Probiotic engineering therefore holds great promise in having long-term therapeutic potential for IBD (Figure 1). For example, Lactococcus lactis has been the focus of probiotic engineering for quite some time. Genetic engineering led these modified bacteria to express for example IL-10, the anti-inflammatory cytokine (166). These engineered bacteria also increase therapeutic bioavailability through direct contact with the mucosa (142). However, a phase II clinical trial indicated that engineered IL-10-expressing L. lactis was sometimes ineffective in inducing mucosal wound healing. Interleukin-27 was also engineered into L. lactis where the gene was inserted into L. lactis to facilitate a localized delivery strategy. Such strategy showed that IL-27 can successfully reduce ulcerative colitis in mice. Furthermore, this localized delivery using L. lactis to the intestines was more effective than a systemic administration of IL-27 (164).

Interleukin 35 (IL-35) is an anti-inflammatory cytokine from the IL-12 family and produced by regulatory lymphocytes and plays an important role in immune suppression (167, 168). IL-35 plays a pivotal role in the development and the function of both regulatory B (Bregs) and T cells (Tregs). IL-35 functions as a new anti-inflammatory factor for IBD and other immune diseases (169). Levels of IL-35 and IL-35-inducible Treg (iTR35) cells are dysregulated in these inflammatory conditions. Therapeutic potential of recombinant IL-35 protein was assessed in DSS-induced colitis mouse model. Recombinant IL-35 protein could slow down the pathologic process in mouse model by decreasing the infiltrations of macrophages and CD4+ T and CD8+ T cells and by promoting the infiltration of Treg cells. Further analysis demonstrated that IL-35 recombinant protein regulated inflammation through promoting the secretion of IL-10 and inhibiting the expression of proinflammatory cytokines such as IL-6, TNF-α, and IL-17 (169).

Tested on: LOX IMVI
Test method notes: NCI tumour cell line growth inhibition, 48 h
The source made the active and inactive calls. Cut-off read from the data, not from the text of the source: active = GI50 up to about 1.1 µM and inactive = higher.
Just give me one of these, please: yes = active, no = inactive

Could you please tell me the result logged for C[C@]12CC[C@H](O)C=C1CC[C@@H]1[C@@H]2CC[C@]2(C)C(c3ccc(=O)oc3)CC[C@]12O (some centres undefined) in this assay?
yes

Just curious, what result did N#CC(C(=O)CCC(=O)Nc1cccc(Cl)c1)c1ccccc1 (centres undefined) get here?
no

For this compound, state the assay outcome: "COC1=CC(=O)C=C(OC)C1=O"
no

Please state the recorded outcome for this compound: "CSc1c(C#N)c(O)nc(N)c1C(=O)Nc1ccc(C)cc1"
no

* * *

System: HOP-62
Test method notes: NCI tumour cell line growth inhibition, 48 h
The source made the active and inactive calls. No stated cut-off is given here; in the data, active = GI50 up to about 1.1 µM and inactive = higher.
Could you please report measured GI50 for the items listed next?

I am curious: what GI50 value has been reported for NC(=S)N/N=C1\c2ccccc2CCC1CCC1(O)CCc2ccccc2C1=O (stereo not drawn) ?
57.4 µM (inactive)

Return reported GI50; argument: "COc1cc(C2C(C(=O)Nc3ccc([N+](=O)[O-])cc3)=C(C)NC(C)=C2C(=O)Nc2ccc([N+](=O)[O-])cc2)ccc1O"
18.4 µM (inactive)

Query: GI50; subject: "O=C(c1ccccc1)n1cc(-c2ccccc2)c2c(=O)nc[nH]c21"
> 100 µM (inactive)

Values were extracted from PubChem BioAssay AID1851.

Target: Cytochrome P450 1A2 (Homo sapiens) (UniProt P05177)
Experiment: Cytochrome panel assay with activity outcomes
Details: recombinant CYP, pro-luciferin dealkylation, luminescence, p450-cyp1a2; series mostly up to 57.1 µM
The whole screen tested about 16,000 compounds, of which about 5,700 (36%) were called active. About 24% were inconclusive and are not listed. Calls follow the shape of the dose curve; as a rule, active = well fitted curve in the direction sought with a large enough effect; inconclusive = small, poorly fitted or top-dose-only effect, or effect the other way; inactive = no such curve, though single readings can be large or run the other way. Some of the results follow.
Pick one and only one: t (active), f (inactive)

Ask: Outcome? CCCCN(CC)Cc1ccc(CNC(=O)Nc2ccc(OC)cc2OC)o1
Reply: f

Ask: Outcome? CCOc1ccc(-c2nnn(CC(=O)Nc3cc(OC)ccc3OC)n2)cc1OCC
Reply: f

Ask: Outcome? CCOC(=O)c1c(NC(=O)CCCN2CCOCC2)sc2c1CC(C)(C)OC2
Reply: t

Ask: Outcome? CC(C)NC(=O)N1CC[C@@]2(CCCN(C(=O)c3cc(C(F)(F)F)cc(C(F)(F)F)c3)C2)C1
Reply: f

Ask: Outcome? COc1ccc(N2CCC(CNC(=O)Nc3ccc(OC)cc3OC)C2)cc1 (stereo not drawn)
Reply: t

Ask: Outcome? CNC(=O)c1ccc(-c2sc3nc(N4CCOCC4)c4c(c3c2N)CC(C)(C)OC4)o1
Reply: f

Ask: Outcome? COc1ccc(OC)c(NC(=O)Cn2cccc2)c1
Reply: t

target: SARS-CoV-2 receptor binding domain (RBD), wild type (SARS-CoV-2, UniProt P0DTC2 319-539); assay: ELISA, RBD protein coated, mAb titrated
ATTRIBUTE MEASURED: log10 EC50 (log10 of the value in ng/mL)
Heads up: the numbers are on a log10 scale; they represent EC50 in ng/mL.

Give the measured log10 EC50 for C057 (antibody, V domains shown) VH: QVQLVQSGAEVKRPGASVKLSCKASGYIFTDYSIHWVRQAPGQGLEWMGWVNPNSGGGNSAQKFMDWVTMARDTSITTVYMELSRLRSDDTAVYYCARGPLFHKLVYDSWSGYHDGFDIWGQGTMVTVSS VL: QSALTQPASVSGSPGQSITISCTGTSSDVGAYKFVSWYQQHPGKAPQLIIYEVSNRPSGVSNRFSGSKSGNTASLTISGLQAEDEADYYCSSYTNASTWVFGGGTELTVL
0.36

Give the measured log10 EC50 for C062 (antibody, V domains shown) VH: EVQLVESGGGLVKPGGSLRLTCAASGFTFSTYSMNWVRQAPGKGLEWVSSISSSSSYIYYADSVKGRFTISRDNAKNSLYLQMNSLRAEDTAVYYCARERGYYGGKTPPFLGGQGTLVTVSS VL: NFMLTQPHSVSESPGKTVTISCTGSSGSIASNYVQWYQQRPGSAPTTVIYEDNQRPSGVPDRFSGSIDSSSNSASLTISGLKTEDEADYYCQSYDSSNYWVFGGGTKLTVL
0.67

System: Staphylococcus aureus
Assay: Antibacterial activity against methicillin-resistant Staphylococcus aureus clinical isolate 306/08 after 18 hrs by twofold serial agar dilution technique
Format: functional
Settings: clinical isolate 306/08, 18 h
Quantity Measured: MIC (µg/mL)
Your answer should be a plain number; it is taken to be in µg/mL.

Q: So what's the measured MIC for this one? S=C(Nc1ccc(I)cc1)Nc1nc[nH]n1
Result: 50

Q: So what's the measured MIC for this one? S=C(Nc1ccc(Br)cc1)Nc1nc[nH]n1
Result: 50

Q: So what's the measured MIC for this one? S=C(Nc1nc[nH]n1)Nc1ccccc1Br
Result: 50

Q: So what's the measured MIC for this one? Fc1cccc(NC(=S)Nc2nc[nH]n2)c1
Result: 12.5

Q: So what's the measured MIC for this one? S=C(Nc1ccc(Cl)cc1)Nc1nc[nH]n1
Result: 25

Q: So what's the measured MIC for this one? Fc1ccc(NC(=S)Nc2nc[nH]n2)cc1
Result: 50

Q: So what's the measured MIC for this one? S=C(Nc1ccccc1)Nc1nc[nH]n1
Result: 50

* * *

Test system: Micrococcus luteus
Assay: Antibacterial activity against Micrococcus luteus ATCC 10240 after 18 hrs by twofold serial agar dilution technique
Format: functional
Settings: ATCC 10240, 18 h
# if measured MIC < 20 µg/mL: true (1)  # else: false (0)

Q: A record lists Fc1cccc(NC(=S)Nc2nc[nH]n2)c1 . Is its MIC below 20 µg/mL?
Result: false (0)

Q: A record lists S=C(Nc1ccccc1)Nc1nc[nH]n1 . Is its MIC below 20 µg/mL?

Several studies also support the involvement of trefoil peptides in mucosal surface protection and repair after injury. Trefoil factors (TFFs) include a family of three mucin-associated peptides (TFF1, TFF2, and TFF3) that are widely expressed in a tissue-specific manner in the gastrointestinal tract (170–172). Trefoil factors (TFF) and antitumor necrosis factor-α (TNF-α) nanobodies (single-domain antibody fragments) are other therapeutic substances that have been constitutively expressed in L. lactis and tested in DSS-induced colitis in mice (173). The former are peptides that are differentially produced in specific sections in the gastrointestinal tract and have protective and reparative properties on the intestinal epithelium (174). Specifically, TFF-1 and TFF-2 are produced in the stomach and duodenum in mucus-producing cells, while TFF-3 is produced in the small and large intestines, predominantly by goblet cells. The peptides produced in situ by L. lactis were considerably more effective at healing colitis than the oral or rectal administration of the purified TFF. E. coli Nissle 1917 (EcN) used to genetically engineer TFF was able to secrete the curli-fused TFFs in vitro and in vivo and was nonpathogenic. Genetically engineered EcN produced an extracellular matrix containing all three trefoil factors to treat inflammation. Protective effects of the engineered EcN against DSS-induced colitis in mice were associated with barrier function reinforcement and immunomodulation (145). Another example of probiotic engineering involved trefoil factors (TFF), the gastric peptides involved in protecting and stabilizing the gastrointestinal mucosa (175). The TFF-producing L. lactis showed better results in reducing colitis than administering 1200-fold higher dose of TFF directly (142, 175).